Chakana – Incan cross
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The stepped cross with four corners, ridged with three steps each is called the Incan cross or “Chacana”. The Chakana symbolizes the dynamic between the universe and the life it contains. Each of the three steps of one corner is believed to have meaning:
The first quarter of the cross represents energetic tiers or worlds:
- the lower world (Uqhu Pacha) represented the underworld and death
- the middle world (Kay Pacha) represented the world of human life
- the upper world (Hanan Pacha) included the stars, celestial beings and gods
The second quarter represents their revered animals, corresponding to these worlds:
- the snake, living underground, represented the lower world
- the puma, a powerful land animal represented the middle world
- the condor represented the upper world in the sky
The third quarter symbolizes 3 commandments of Incas:
- don’t steal
- don’t lie
- don’t be lazy
The fourth – the human principals:
- love and well doing
The four arms of the chakana designate the four provinces of Incan Empire (Tawantinsuyu): Chinchaysuyo, Kollasuyo, Antisuyo and Contisuyo.
The ends of the Incan chakana also represent the four main stars of the Southern Cross, an important constellation for the Inca, who believed that was the centre of the Universe.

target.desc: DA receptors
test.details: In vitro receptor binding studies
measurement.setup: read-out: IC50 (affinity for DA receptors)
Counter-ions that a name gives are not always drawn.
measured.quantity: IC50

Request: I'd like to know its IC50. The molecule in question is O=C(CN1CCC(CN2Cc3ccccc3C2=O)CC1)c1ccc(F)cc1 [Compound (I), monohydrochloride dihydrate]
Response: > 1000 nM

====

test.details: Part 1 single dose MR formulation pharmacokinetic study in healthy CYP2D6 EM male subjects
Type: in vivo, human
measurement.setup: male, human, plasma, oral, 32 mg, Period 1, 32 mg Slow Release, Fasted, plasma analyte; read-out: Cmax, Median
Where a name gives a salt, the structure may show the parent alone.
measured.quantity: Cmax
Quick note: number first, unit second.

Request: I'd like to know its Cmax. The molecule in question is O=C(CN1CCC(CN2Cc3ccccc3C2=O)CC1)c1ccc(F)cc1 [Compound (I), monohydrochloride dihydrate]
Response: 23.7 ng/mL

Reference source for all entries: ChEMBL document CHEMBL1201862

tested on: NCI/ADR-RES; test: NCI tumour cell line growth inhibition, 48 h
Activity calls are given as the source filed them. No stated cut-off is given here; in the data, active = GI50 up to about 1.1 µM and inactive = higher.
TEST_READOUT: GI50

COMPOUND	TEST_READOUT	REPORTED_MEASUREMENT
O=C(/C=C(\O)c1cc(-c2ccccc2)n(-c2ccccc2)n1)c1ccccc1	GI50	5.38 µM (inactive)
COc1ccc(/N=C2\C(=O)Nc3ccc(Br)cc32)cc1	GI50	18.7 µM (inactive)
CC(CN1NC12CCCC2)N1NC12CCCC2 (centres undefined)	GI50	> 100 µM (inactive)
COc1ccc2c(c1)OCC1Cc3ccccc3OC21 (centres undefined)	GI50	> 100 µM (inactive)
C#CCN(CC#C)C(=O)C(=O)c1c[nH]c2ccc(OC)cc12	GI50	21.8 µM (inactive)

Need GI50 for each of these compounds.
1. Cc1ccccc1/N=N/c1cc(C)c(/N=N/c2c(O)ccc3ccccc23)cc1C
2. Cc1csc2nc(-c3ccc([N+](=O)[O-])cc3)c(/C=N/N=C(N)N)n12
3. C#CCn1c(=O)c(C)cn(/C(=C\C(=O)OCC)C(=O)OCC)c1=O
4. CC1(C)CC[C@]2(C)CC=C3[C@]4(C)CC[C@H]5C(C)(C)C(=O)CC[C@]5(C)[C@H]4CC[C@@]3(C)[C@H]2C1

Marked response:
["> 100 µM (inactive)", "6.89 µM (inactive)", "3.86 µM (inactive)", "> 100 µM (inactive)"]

Besides, the four “arms” of any chakana represent the four 'classical elements' of earth, air, water and fire; the four directions of the compass and four seasons: winter, spring, summer and autumn.
The light and dark shades of upper and lower halves of the Incan chakana represents duality of the world (yananti), and the hole in its centre denotes Cusco, termed "the navel of the Inca Empire" and also represents the circle of life or the centre of the Universe.
This symbol was widely used. It was used in decoration of buildings, in embroidery, jewellery, etc. There is a half-chakana in Machu-Picchu – 2 quarters of the chakana, which during the solstice cast the shadow forming the whole chakana.